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Private equity remains resilient in the face of Brexit


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Private equity remains resilient in the face of Brexit

International private equity managers continue to seek U.K. assets, despite Brexit uncertainty, due to their familiarity with the market, a desire to diversify their portfolios, and the need to deploy capital, according to market participants.

Sponsors and private debt funds stress that many businesses are insulated from Brexit and activity in some sectors, namely insurance, software and parts of leisure, remains strong.

Understandably, there have been bouts of caution over buying U.K. assets, especially as the leave deadline approaches. The U.K. has traditionally been the hottest European market for private equity deals, but a proportion of capital has been redirected to other European countries.

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While firms do crave certainty over the country's future, there are a number of international buyout houses and portfolio companies Hogan Lovells' outgoing global head of private equity Tom Whelan has advised this year with regards to acquisitions. Whelan will join McDermott Will & Emery on Oct. 15.

The U.K. has a lot in its favor, despite Brexit uncertainty. It is a massive market, it is well-known, it is entrepreneurial, it is well-understood by buyers, and it is home to a lot of good assets, Whelan said in an interview.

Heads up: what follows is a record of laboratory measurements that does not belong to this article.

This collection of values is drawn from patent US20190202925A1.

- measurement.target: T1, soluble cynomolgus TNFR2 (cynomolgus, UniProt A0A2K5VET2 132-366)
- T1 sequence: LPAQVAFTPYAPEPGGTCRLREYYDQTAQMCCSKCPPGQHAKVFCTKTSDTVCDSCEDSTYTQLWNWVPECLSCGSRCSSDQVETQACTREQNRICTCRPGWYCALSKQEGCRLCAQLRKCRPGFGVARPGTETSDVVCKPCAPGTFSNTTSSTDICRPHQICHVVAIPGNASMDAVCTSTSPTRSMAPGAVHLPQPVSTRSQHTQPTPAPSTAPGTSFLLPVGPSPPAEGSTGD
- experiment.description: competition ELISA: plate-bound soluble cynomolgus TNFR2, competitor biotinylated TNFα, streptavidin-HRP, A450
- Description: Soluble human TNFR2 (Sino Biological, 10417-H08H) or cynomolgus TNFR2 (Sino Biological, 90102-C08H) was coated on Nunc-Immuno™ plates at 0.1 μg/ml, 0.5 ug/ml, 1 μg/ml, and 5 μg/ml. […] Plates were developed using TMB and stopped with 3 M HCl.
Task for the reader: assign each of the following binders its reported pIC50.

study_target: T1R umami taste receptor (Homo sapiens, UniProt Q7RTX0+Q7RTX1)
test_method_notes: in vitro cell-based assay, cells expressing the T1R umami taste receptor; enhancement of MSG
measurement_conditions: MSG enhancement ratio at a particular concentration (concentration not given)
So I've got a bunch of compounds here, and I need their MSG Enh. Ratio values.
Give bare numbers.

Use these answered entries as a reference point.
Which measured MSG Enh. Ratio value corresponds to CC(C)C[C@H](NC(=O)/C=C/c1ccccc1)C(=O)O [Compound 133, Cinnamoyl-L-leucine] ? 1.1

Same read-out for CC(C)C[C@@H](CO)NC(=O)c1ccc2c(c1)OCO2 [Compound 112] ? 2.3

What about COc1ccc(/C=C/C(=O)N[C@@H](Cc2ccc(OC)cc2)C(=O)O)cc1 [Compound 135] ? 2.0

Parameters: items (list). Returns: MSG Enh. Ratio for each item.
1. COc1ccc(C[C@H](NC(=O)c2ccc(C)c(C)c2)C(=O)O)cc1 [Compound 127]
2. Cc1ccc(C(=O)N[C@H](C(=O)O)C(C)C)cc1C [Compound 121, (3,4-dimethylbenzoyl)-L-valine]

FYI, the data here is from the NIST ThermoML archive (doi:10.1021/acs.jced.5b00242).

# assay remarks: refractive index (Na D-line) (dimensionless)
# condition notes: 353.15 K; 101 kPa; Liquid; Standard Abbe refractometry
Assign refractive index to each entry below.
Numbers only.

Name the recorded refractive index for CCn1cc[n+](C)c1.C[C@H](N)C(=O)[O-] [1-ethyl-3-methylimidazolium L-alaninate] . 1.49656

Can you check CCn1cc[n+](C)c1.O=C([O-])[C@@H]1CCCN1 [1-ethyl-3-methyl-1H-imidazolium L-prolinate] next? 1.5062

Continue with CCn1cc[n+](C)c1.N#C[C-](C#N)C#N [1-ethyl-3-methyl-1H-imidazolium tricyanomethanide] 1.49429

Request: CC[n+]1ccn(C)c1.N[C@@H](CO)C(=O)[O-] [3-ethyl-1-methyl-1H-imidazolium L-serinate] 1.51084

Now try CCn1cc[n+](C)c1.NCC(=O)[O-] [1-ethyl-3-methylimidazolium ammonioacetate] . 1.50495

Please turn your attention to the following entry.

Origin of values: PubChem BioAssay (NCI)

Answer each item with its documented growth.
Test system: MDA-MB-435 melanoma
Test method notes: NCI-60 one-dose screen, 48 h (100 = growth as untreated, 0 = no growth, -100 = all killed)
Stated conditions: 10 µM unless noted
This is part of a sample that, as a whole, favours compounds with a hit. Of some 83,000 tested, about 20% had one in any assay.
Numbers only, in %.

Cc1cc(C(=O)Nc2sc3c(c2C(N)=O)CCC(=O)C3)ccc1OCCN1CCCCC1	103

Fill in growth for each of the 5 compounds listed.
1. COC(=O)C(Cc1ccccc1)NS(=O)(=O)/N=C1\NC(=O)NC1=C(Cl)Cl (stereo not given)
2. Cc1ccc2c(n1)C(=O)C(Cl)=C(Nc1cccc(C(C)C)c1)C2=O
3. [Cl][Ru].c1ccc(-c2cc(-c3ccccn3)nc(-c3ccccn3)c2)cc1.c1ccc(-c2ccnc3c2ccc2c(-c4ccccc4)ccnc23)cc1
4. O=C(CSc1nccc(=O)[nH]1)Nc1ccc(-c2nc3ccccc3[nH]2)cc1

International buyers have long been interested in U.K. deals, but Vinay Ghai, head of private equity at Baird, has seen a shift in mindset to a more international approach to assets. Buyers are seeking out U.K.-headquartered businesses with international exposure or an expansion plan, which will secure a more diversified currency set.

Lenders to private equity-owned, U.K.-domiciled businesses say they have been working with these companies to check they are ready for Brexit, especially a no-deal scenario. All feel their portfolios are as ready as they can be, and as much of the focus has been on what could go wrong, some companies have brought forward plans they already had, most often around currency hedging lines and opening international locations.

Who is taking the punt?

U.K.-focused growth capital investor FPE Capital LLP has seen increased American interest in its assets, and a lot of U.S. activity in the market overall, managing partner David Barbour said. Many of the deals taking place in FPE's sector are secondary deals, where improvements such as management team building and changes to sales and marketing teams have already been made, strategies more easily achieved by a private equity firm with individuals in the U.K., Barbour said. FPE has also seen many bolt-on deals as firms seek to build out their portfolio companies, he added.

U.K. focused midmarket private equity firm Graphite Capital Management LLP has been "very focused" on international development for its portfolio companies "for a number of years" and over the past decade has sold the majority of its businesses to non-U.K. buyers, managing partner Markus Golser said. "That really wasn't a strategy that came about because of Brexit," he added.